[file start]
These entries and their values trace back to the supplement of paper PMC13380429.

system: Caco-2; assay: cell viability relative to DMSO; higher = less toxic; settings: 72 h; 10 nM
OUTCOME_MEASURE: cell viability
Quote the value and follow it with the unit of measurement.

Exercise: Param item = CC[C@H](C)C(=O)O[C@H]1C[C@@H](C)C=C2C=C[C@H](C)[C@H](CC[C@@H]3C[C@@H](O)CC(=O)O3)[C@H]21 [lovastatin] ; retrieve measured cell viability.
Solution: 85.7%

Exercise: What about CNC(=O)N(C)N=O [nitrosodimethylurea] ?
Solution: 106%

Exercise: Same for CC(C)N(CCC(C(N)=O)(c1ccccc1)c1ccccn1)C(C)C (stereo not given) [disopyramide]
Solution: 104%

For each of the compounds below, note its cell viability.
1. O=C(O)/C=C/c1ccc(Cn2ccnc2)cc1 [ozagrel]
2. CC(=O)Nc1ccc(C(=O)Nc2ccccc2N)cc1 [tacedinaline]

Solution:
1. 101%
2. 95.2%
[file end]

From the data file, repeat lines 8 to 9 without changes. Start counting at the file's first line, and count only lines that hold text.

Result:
Solution: 106%

Exercise: Same for CC(C)N(CCC(C(N)=O)(c1ccccc1)c1ccccn1)C(C)C (stereo not given) [disopyramide]